BUF Girls is currently a functional, stable, profitable product serving hundreds of customers per month. Libby and Justin run it themselves and generate new content for courses with very little developer upkeep.

This is how we helped them do it.

The Client

Libby Babet, Founder of Bottoms Up! Fitness

Libby is the Founder of two of Sydney's best known fitness brands, AGOGA and Bottoms Up! Fitness. She is also the Co-Founder of Chief Bar, the Fitness Expert for Women's Fitness Magazine, the Fitness Expert for LifeStyleYOU and presenter for a number of health and fitness products and channels.

The Project

The Bottoms Up! Logo.

The Bottoms Up! Logo.



Libby wanted to provide a commercially competitive online workout program which allows members of their bootcamp program to participate from anywhere in the world. She came to us with a plan to move toward a full product, a very solid understanding of her target market, and was easily able to communicate how she planned to stand out from the existing competitors in an already crowded online marketplace. This by itself is more than we normally receive from our clients, but Libby had taken it one step further.

Libby had already tested the basic concept prior to engaging with us, by running a very bare bones service of just manually sending content via email. Using this method she was able to gather a solid paying userbase, decide on the correct pricepoint, and receive key feedback which allowed her to fine tune her content. This gave us the confidence to move forward with the core idea quickly as validation had already occurred, allowing us to get straight onto refining wireframes and building a design after the initial meeting.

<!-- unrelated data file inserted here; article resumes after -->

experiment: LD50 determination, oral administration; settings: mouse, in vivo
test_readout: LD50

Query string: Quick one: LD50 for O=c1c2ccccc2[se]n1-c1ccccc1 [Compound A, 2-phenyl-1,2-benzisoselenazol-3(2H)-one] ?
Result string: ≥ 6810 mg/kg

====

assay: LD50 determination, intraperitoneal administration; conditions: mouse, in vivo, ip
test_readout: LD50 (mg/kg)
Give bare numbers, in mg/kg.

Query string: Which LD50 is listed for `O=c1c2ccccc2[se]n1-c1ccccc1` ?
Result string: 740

User Experience

We worked with Libby to create a simple user flow and feature set so we could launch as quickly as possible, our target was 3 weeks. We achieved this goal through UX focus sessions, wireframing, design, and then implementation. We felt this project really needed to be enjoyable to read and spend time in. So design and good user flow was important. Having programmers slap some code together with a sense of "making it pretty later" never results in that special feeling you get when something feels right. Sometimes the design is so simple it can be done on the back of a napkin. Sometimes it requires a process. In this case, we decided on loose wireframes...

Working this way allowed us to get a sense of the data model we needed, which we used to create an Entity Relationship Diagram and get to work on the data layer while we worked on implementing a design into a basic project. Within a few weeks we had a project running and ready to launch.